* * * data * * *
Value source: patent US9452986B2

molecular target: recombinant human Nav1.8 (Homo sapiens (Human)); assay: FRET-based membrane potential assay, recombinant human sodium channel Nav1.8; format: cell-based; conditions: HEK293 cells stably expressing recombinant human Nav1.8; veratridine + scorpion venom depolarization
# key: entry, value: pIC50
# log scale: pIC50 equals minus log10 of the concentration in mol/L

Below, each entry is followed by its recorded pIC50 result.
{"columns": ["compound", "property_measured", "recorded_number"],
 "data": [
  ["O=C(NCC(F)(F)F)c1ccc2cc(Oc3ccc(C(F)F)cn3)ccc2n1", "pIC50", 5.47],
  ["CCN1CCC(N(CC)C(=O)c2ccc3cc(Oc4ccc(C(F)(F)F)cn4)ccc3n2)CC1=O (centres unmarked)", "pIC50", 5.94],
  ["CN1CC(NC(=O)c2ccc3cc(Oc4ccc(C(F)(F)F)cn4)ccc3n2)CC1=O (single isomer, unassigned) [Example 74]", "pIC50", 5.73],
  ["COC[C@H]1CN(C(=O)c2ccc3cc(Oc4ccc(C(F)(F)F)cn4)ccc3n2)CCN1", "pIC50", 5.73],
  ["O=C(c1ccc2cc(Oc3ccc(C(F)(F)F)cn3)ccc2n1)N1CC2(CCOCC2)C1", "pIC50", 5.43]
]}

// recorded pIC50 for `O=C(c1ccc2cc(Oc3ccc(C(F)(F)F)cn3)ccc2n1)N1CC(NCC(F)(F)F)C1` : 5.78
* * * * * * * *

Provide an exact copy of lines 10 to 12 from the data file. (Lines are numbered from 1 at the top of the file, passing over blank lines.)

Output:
  ["CN1CC(NC(=O)c2ccc3cc(Oc4ccc(C(F)(F)F)cn4)ccc3n2)CC1=O (single isomer, unassigned) [Example 74]", "pIC50", 5.73],
  ["COC[C@H]1CN(C(=O)c2ccc3cc(Oc4ccc(C(F)(F)F)cn4)ccc3n2)CCN1", "pIC50", 5.73],
  ["O=C(c1ccc2cc(Oc3ccc(C(F)(F)F)cn3)ccc2n1)N1CC2(CCOCC2)C1", "pIC50", 5.43]